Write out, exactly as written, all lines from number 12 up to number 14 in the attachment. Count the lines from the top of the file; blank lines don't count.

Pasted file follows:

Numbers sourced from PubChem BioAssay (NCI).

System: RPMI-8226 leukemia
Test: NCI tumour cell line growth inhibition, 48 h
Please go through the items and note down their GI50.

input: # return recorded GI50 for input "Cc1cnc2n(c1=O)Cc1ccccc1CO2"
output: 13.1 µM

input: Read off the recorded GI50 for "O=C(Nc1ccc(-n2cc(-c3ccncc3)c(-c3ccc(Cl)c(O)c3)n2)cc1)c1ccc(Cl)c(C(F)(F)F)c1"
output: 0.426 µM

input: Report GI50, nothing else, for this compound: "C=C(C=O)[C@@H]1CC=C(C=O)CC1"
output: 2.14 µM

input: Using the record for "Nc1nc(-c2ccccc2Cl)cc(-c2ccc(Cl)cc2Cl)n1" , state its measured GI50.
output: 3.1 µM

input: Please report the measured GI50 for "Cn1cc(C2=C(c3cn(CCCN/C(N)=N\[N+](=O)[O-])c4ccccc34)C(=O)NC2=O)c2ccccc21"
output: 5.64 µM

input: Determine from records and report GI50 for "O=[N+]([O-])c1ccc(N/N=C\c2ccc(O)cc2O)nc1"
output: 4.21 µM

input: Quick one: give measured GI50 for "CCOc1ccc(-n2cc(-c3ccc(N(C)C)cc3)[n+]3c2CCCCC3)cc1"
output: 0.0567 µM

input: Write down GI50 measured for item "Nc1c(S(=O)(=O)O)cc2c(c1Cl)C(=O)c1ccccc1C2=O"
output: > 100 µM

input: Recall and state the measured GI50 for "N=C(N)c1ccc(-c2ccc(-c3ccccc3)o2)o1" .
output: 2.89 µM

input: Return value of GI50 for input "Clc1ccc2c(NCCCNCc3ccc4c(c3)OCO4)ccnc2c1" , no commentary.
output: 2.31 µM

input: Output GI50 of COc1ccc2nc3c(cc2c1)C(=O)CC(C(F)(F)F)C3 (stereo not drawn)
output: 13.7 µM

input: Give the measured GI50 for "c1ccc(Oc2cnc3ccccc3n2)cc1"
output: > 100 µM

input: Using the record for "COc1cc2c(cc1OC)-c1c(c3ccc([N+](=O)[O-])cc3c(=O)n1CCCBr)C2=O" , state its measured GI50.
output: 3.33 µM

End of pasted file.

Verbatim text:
output: 3.1 µM

input: Please report the measured GI50 for "Cn1cc(C2=C(c3cn(CCCN/C(N)=N\[N+](=O)[O-])c4ccccc34)C(=O)NC2=O)c2ccccc21"
output: 5.64 µM